Updated: Jun 11
Shirley was a champion for California's older adults.
As an employee of Bechtel she was elected Chairman of the Board of the Bechtel Credit Union; a position she held for close to 35 years. It was during this time that she began understanding the damage done to the elderly which was identified as elder financial abuse. Shirley made it her business to learn as much as possible about this crime. She spent a fair amount of time bringing the issue to the attention of other credit unions, both in California and via their national association. Subsequently Shirley advocated aggressively to have laws passed that require all financial institutions to report suspected abuse. The mandated reporting law was passed. It is still a national mandate which Shirley launched in California.
After 37 years Shirley retired from Bechtel in 1999, but she was not done advocating! She got involved with the Advisory Council on Aging in Contra Costa County and twice served as their President. Through her work with the Advisory Council, she was introduced to the California Senior Legislature (CSL) where she was elected as a Senior Assemblymember representing Contra Costa County. The Senior Legislature is focused on creating legislative proposals and advocating for issues impacting our aging population. Shirley has served as Vice Chair of the Joint Rules Committee since 2004. For 39 years CSL has convened an annual session in the State Capitol where members present legislative proposals they created. The group then votes on the top 10 state related proposals, as well as the top 4 federal proposals. Like everyone, CSL have had to pivot their model. Shirley is busy helping to establish regional virtual meetings, so their work will be seamless and effective during the pandemic.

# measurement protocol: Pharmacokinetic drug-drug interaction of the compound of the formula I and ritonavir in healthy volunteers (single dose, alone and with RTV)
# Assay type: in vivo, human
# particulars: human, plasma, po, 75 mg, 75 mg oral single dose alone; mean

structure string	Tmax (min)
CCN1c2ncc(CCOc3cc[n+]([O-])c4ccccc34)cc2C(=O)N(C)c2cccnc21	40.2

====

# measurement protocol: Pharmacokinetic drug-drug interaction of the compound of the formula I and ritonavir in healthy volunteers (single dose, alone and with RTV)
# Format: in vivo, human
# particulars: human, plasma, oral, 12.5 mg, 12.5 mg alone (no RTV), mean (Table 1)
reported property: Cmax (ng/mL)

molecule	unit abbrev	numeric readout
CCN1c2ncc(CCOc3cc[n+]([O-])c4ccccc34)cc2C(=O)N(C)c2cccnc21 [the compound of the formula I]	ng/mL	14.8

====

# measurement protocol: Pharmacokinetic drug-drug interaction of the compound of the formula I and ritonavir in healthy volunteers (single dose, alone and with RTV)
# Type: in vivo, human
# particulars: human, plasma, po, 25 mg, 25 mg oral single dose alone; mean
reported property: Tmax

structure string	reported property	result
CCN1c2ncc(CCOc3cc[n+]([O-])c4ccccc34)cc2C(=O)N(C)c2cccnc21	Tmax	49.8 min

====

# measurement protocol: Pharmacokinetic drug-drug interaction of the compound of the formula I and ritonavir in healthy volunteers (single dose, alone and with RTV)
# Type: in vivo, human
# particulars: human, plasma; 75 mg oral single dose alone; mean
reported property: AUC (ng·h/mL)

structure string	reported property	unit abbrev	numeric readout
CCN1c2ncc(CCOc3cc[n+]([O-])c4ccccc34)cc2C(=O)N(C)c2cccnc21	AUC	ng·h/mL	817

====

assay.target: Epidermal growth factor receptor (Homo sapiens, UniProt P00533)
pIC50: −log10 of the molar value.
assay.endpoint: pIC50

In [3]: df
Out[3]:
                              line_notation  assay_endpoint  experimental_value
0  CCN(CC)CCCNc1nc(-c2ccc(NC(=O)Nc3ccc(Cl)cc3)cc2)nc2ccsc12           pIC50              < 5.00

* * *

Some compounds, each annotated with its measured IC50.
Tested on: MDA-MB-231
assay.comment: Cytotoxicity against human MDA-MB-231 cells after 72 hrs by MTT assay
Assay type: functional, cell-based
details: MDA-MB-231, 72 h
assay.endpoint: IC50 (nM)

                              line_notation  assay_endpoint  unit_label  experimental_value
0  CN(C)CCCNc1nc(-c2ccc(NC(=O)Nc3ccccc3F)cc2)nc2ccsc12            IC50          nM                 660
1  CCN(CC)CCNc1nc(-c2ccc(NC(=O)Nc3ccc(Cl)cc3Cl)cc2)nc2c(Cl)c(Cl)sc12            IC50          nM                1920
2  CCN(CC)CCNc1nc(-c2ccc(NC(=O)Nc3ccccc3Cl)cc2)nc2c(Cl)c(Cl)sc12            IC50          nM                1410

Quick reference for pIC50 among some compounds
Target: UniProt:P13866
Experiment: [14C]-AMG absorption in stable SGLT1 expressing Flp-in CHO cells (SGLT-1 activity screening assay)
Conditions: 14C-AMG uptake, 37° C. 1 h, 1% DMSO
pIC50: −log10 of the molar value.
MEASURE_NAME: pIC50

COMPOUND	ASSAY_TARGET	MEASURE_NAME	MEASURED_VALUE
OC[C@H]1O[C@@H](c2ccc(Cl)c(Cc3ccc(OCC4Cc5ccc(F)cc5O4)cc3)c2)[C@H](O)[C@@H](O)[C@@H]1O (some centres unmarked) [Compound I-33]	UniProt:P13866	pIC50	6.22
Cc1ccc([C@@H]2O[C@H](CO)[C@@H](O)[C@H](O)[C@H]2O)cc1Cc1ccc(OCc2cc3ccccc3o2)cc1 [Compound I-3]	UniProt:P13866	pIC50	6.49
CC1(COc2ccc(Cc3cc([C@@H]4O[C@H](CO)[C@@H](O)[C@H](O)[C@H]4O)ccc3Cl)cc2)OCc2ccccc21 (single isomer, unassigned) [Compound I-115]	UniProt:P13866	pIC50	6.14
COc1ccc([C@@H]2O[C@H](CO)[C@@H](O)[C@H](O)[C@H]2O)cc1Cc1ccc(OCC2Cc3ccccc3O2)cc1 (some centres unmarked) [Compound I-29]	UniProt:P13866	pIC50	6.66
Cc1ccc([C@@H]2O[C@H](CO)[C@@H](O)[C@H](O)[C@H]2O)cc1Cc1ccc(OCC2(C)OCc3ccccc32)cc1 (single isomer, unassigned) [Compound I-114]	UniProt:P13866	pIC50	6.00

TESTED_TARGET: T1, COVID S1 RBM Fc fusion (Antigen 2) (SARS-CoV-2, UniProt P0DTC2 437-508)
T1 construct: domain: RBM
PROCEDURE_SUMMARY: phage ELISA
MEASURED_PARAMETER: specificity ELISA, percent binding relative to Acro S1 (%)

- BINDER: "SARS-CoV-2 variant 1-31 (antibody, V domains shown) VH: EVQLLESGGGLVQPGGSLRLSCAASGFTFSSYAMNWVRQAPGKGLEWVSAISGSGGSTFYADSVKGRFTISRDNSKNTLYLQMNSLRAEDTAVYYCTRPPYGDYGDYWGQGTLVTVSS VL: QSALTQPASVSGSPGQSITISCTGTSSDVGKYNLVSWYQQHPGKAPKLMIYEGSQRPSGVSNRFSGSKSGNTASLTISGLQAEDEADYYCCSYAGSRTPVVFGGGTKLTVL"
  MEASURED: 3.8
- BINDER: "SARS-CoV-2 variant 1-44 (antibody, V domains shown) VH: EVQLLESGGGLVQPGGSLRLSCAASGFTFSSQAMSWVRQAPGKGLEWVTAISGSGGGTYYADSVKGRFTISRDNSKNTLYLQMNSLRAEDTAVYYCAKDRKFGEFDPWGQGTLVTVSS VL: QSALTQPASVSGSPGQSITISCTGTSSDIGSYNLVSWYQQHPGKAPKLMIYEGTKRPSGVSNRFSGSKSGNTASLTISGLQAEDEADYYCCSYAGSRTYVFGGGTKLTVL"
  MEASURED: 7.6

Shirley was the caregiver of her beloved sister who was diagnosed with dementia over 19 years ago. Shirley was able to get all of her legal and financial issues in order, but sadly her sister deteriorated very quickly. She was in a vegetative state for 10 years in a nursing home, and passed away in 2017. Shirley had also lost her only brother to Alzheimer’s. This experience piqued her interest in “end of life” decisions for people with a dementia diagnosis while they are still cognitively able to choose their path. Shirley is researching and working on introducing legislation in 2021 which will enable individuals with this diagnosis to make end of life decision while they have the mental capacity to make them.
Among the most joyous experiences of Shirley’s life have been working with California State University Master of Social Work students on issues of aging at various campuses. It was a great opportunity to have a policy dialogue with students. Her most current experience was at CSU Bakersfield. She instructed the students to read and study the Older Californians Act. The students formed small work groups, and ultimately provided revisions to the Act. Her proudest moment was when she was invited to meet with the students in Bakersfield to hear their final recommendations. Upon graduation, most of the students she had worked with at several of the universities went into the aging field in some capacity. Her work with the students was recognized by the National Association of Social Workers, Northern California Chapter when they named her their “Citizen of the Year” in 2014.
Shirley continues to work on senior issues surrounding transportation and services in the new normal, as well as her proudest accomplishment, getting legislation chaptered into law. She is reflective about the benefits of Sheltering in Place, and how it has enabled her to focus on the senior issues most important to her rather than running, running, running to meetings throughout California.
Shirley wants everyone to remember that June is Elder Abuse Awareness Month.
Special thank you to Choice in Aging for submitting Shirley's story